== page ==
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The Great Depression
Because of the preoccupation with tracing the surname, family genealogical studies tend to gloss over, or even totally ignore, the feminine side of the house. However, I have found it fascinating to learn about the maternal side my family, e.g. with the Moravian Story and my mother's own memoirs -- which have been E-mailed to me by my brother. Here is a vignette, relating my mother's memories of the Great Depression. Perhaps it will strike a chord for those who lived through it.
[Note: Mr. Schwartz was Elinor's step father -- a Jewish gentleman who studied for the Catholic priesthood but decided not to go through with it.]
by Elinor Tyree
The depression hit Phoenix that summer. We had read about it being in New York in 1929. By 1931 visiting Californians were complaining of the pinch. It wasn't until 1932 that money dried up in Arizona. Suddenly people who owed Mr. Schwartz couldn't pay their bills; then Mr. Schwartz couldn't pay his. Mother put on a worried quietness. We moved into a rental house.
A small group of the girls from my school dropped by to make sure of my new address because they wanted to be able to find me when they got back from summer camp. Summer camp! It sounded wonderful. But I explained (with a little disdaining pride) that my father owned his own business, in which finances went up and down, and they were pretty down this summer. "Really," the girls chortled, "then we can get you in." They explained that the camp was the treat of some very wealthy families and was given to certain invited children each summer. Two of the girls had gone last summer; and they had led the sponsors to the others. I hadn't been asked because my family was thought to have the money to provide such outings for me themselves; but now ... Two days later, I received an invitation; and that week a chauffeured limousine arrived at my front door and I was off.
The camp was just outside Prescott, Arizona, one of the mountain towns from which Mr. Schwartz sometimes brought snow. In the summer however, the weather was just nippy: sweaters in the daytime and blankets at night in the screen porch dormitories of the camp building. There were approximately 20 girls in attendance. A number of servants were always around (some in white uniforms) who seemed to be enjoying the days as much as the youngsters. Several times lovely ladies came to see them and look in on us. There were trails and campfires with no regimentation. A nearby stable had horses enough for us all to ride, but in that we were subjected to regulations: we had to make reservations the day before, we could only ride for one hour and between the hours of 10:00 and 4:00 with no more that 3 in a riding party.
At the end, I floated back to Phoenix in a dream cloud. As the limousine which carried my little group (five I think) drove into town, I kept my face in the window -- and had the pleasure of waving from my lofty perch to two surprised boys I knew from school.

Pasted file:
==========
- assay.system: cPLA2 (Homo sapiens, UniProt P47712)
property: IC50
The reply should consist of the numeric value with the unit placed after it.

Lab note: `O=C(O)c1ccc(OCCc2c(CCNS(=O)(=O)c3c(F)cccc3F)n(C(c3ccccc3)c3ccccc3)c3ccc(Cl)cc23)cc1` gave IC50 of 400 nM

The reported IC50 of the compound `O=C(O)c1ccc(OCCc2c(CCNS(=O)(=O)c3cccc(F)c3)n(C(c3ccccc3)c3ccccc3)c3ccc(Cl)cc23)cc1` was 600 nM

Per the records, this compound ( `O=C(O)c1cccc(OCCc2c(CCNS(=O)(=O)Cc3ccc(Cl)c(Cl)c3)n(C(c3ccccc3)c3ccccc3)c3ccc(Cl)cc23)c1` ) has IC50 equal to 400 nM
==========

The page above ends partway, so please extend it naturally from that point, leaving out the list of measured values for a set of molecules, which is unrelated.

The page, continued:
My surprise didn't come until we reached my house. The chauffeur carried my bag to the front door and rang the bell. No-one came. I looked in the window and saw the house was bare. I was frightened. I remembered an additional rental dwelling on the back of the lot. If someone was living there, they might be able to tell me where my family had gone. I ran to the back yard. Several of Mr. Schwartz' trucks were parked there. Mother's little driving- to-work coupe was there -- and finally my Mother, who stepped out of the little house. The chauffeur hurriedly left as a sheriff's car drove in and dislodged a driver who made his way to one of the trucks. "Hurry," Mother said, "we are being dispossessed; they will be taking my coupe next; get in!" It was then I noticed the car was loaded; Mother's sewing machine could be seen through the back window (surely the Sheriff's men had seen it too). I think I got right into the car; my brother came out of the house carrying the cat and dog; they and my Mother crammed in beside me. The car backed out the drive and dragged the side-walk as it bumped into the street and turned toward Highway 80.
On the outskirts of town we pulled into a filling station. Mr. Schwartz was waiting there. He gave Mother some money. She told him we would be at Aunt Mary's in Dallas, Texas. I didn't realize as we waved good-bye that twelve years would pass before I saw him again.
The trip to Dallas was uneventful except we had to stop while the dog delivered a litter of pups -- by the side of the road. Maybe it is good that the comic situation wells up in my memory first. And maybe it is just as well to dredge no further. At least the depression was bad for everybody.
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